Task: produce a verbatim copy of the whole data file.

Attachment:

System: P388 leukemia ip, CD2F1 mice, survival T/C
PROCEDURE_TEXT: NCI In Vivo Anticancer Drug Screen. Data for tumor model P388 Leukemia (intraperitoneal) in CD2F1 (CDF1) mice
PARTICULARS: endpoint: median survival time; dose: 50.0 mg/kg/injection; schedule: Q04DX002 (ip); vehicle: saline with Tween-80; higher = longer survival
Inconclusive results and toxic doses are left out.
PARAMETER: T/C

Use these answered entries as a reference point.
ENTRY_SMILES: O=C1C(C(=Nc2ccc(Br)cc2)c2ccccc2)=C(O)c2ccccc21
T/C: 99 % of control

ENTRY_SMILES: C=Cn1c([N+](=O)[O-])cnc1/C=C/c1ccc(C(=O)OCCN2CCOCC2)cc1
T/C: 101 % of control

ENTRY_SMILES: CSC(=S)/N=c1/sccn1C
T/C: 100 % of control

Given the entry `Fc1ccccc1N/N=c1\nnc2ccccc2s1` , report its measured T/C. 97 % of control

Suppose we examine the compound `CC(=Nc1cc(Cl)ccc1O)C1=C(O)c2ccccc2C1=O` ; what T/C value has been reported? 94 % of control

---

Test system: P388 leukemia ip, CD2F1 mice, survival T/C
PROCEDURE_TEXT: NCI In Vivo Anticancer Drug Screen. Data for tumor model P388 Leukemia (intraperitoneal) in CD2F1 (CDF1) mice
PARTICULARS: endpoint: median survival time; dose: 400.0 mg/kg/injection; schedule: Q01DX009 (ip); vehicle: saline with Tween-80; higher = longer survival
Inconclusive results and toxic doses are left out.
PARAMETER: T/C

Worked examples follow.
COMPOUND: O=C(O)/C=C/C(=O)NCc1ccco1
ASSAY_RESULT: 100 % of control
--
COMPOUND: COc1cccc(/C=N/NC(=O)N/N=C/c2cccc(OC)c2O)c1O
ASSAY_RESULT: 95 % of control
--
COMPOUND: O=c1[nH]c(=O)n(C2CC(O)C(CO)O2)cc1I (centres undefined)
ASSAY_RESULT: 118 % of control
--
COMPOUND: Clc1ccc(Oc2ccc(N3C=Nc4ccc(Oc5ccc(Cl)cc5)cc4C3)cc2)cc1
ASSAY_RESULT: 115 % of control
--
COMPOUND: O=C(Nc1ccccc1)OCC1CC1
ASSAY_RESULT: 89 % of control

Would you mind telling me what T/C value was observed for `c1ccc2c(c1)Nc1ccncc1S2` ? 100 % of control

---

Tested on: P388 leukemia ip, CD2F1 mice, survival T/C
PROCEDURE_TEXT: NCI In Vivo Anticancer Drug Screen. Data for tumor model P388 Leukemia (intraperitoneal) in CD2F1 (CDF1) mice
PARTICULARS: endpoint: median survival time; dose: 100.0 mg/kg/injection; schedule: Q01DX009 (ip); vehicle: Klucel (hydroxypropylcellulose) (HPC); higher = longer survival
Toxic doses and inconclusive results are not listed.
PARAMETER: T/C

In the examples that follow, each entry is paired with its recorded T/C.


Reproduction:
System: P388 leukemia ip, CD2F1 mice, survival T/C
PROCEDURE_TEXT: NCI In Vivo Anticancer Drug Screen. Data for tumor model P388 Leukemia (intraperitoneal) in CD2F1 (CDF1) mice
PARTICULARS: endpoint: median survival time; dose: 50.0 mg/kg/injection; schedule: Q04DX002 (ip); vehicle: saline with Tween-80; higher = longer survival
Inconclusive results and toxic doses are left out.
PARAMETER: T/C

Use these answered entries as a reference point.
ENTRY_SMILES: O=C1C(C(=Nc2ccc(Br)cc2)c2ccccc2)=C(O)c2ccccc21
T/C: 99 % of control

ENTRY_SMILES: C=Cn1c([N+](=O)[O-])cnc1/C=C/c1ccc(C(=O)OCCN2CCOCC2)cc1
T/C: 101 % of control

ENTRY_SMILES: CSC(=S)/N=c1/sccn1C
T/C: 100 % of control

Given the entry `Fc1ccccc1N/N=c1\nnc2ccccc2s1` , report its measured T/C. 97 % of control

Suppose we examine the compound `CC(=Nc1cc(Cl)ccc1O)C1=C(O)c2ccccc2C1=O` ; what T/C value has been reported? 94 % of control

---

Test system: P388 leukemia ip, CD2F1 mice, survival T/C
PROCEDURE_TEXT: NCI In Vivo Anticancer Drug Screen. Data for tumor model P388 Leukemia (intraperitoneal) in CD2F1 (CDF1) mice
PARTICULARS: endpoint: median survival time; dose: 400.0 mg/kg/injection; schedule: Q01DX009 (ip); vehicle: saline with Tween-80; higher = longer survival
Inconclusive results and toxic doses are left out.
PARAMETER: T/C

Worked examples follow.
COMPOUND: O=C(O)/C=C/C(=O)NCc1ccco1
ASSAY_RESULT: 100 % of control
--
COMPOUND: COc1cccc(/C=N/NC(=O)N/N=C/c2cccc(OC)c2O)c1O
ASSAY_RESULT: 95 % of control
--
COMPOUND: O=c1[nH]c(=O)n(C2CC(O)C(CO)O2)cc1I (centres undefined)
ASSAY_RESULT: 118 % of control
--
COMPOUND: Clc1ccc(Oc2ccc(N3C=Nc4ccc(Oc5ccc(Cl)cc5)cc4C3)cc2)cc1
ASSAY_RESULT: 115 % of control
--
COMPOUND: O=C(Nc1ccccc1)OCC1CC1
ASSAY_RESULT: 89 % of control

Would you mind telling me what T/C value was observed for `c1ccc2c(c1)Nc1ccncc1S2` ? 100 % of control

---

Tested on: P388 leukemia ip, CD2F1 mice, survival T/C
PROCEDURE_TEXT: NCI In Vivo Anticancer Drug Screen. Data for tumor model P388 Leukemia (intraperitoneal) in CD2F1 (CDF1) mice
PARTICULARS: endpoint: median survival time; dose: 100.0 mg/kg/injection; schedule: Q01DX009 (ip); vehicle: Klucel (hydroxypropylcellulose) (HPC); higher = longer survival
Toxic doses and inconclusive results are not listed.
PARAMETER: T/C

In the examples that follow, each entry is paired with its recorded T/C.